“You have to think critically,” he says. “In our training guide, we devote several pages at the beginning to the fundamentals of electricity—Ohm’s Law, a series of parallel circuits, what is the effect of current on different things—things you have to have some knowledge about. There is more knowledge out there, you just have to go and find it.”

Failure to grasp the basics of electrical systems can end up costing a fleet big-time, Karr says—and it happens far too frequently.

“We’ve had several occurrences where we get two or three parts back from the same vehicle and occasionally you’ll get a guy who says, ‘Gosh darn it, the starter just isn’t working correctly! I’ve had three of these things fail in my truck—what’s going on here?’” Karr says. “And a lot of times when a component fails multiple times on one vehicle, it’s not always the component itself that’s the culprit, it’s the system—it can be other parts in the system that’s causing that to fail.”

LEARNING NEW TRICKS

It is up to the technicians to stop simple errors from turning into costly fixes, but many times they fail to diagnose the real problem. One of the reasons many techs are deficient with electrical systems is because they came from a mechanical background, says C. E. Niehoff engineer James Becker. Modern electrics in trucks can simply be overwhelming for some, he says, and the result is often a knee-jerk reaction or guesswork instead of a measured, professional evaluation.

“If there’s a problem, they’re just going to replace (a part) and see if it works,” he says.

Becker says the way to get better efficiency from electrical systems is simply better training for those who maintain them.

“You’ve got to learn how to use the voltmeter, you’ve got to figure out if the problem is from the regulator or the alternator, or if it’s a battery problem,” Becker says. “If the battery is highly discharged, it’s going to load down the electrical system… and you’re going to think, ‘Oh, I’ve got low voltage—I’ve got a bad alternator.’ And it may have nothing to do with the alternator. There’s more electronics and the alternators have gotten bigger and the loads have gotten higher, so there’s more stress on a system.”

Proper troubleshooting is the only way to identify the source of a problem without replacing half the vehicle in the process, Seabourne says.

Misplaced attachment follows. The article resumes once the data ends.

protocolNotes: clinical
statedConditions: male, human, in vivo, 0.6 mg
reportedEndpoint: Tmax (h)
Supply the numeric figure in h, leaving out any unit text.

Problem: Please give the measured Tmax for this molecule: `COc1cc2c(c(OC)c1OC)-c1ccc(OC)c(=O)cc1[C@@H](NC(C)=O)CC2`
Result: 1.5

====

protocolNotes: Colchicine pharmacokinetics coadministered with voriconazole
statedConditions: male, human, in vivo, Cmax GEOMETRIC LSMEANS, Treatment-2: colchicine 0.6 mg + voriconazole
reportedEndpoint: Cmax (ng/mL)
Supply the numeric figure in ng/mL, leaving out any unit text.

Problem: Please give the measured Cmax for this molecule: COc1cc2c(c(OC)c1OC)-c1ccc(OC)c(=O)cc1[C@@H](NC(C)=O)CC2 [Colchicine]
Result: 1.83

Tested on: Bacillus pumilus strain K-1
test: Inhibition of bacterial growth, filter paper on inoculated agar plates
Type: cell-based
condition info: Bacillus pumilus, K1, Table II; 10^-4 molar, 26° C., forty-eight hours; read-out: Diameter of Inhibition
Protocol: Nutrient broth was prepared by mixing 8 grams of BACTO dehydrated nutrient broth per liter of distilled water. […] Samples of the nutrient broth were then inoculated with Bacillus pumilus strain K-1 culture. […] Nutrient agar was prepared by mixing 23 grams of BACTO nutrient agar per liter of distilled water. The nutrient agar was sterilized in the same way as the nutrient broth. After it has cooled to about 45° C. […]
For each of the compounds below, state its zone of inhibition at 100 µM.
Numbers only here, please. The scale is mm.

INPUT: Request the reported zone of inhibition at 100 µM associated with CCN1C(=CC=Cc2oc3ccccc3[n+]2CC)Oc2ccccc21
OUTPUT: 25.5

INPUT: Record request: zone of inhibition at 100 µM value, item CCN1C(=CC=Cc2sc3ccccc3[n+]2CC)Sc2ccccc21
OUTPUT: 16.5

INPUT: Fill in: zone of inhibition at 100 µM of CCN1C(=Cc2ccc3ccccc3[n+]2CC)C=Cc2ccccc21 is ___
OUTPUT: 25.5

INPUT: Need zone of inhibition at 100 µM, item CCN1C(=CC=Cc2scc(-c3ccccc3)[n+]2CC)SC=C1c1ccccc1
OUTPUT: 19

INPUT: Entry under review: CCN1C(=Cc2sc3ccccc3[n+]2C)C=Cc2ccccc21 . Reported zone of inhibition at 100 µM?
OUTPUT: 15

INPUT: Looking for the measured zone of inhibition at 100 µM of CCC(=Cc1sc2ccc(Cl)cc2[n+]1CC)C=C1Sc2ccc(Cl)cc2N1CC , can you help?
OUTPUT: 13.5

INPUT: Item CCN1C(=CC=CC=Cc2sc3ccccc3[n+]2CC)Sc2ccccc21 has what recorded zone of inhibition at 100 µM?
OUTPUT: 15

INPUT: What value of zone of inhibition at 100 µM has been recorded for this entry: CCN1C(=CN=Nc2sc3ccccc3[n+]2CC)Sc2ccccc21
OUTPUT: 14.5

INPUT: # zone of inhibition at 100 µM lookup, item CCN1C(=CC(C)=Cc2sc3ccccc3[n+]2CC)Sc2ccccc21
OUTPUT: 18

“We actually have come out with a checklist (because) a lot of these guys have been in the business and they think they know everything,” Seabourne says. “You hand them something like that and they are insulted by it, but often those are the guys not doing it right. And there are other guys that want to learn and are open to better ways of doing their system analysis. There are classes, training offered out there and (technicians) should be open to that.”

TRAINING CHALLENGES

The real trick in training your techs is convincing them this new knowledge will help them in the long run, says Corey Glassman, President of the Automotive Training Managers’ Council and Automotive Program manager for Fluke, the Everett, WA-based electric test tool manufacturer.

“(Trainers) will tell you even through they spend a lot of money and time putting together a great program, one of the challenges is getting the butts in the seat,” Glassman says. “You can do on-line training, but after you’ve worked a long, hard day, the last thing on your mind is to go home and be trained. And if they are a working technician in a shop, the last thing the shop wants do to is take them out of their current environment where they’re making (the shop) money and getting vehicles fixed, and put them into training.”

So how do you convince a know-it-all technician that they, too, could use some updated electric training? Glassman says it is all how you word it.

“If you call it advanced-level training, they’re more apt to come to the training and listen,” he says. “They don’t want to sit with their peers and raise their hand and show they’re deficient in some fashion. A lot of technicians don’t know what they don’t know.”

Training alone is not enough, though—Purkey says the true test is retention.

“You can train a guy, but if he doesn’t get to use and apply it, he can sure lose those skills very quickly,” he says. “One of the things every fleet manager in America should start doing is, when you buy the equipment guys need, make sure they use it. (Otherwise you get) ‘I just spent $1,000 for a piece of equipment and you’re gonna use a $1.98 test light that could blow circuits?’ And yet you watch, and they do it all the time.”